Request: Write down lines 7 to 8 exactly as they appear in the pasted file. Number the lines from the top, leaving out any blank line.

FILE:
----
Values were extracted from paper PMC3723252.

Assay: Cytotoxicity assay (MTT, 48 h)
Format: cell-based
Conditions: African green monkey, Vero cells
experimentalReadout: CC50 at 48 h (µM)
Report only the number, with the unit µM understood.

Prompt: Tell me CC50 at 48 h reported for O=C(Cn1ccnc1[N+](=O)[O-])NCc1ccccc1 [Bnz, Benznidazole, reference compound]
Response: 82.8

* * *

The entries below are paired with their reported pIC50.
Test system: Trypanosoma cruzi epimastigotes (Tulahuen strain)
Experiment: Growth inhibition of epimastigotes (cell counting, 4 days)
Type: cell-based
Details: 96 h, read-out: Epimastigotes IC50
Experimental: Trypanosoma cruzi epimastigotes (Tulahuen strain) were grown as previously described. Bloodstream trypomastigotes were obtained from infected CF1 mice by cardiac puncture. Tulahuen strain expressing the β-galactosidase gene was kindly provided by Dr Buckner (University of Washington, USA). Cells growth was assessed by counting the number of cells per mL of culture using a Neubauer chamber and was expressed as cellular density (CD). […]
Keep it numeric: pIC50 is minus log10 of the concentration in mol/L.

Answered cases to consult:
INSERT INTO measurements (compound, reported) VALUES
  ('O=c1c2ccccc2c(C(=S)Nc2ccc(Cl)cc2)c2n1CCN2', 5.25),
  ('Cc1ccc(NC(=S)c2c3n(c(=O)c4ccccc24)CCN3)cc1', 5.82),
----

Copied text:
Prompt: Tell me CC50 at 48 h reported for O=C(Cn1ccnc1[N+](=O)[O-])NCc1ccccc1 [Bnz, Benznidazole, reference compound]
Response: 82.8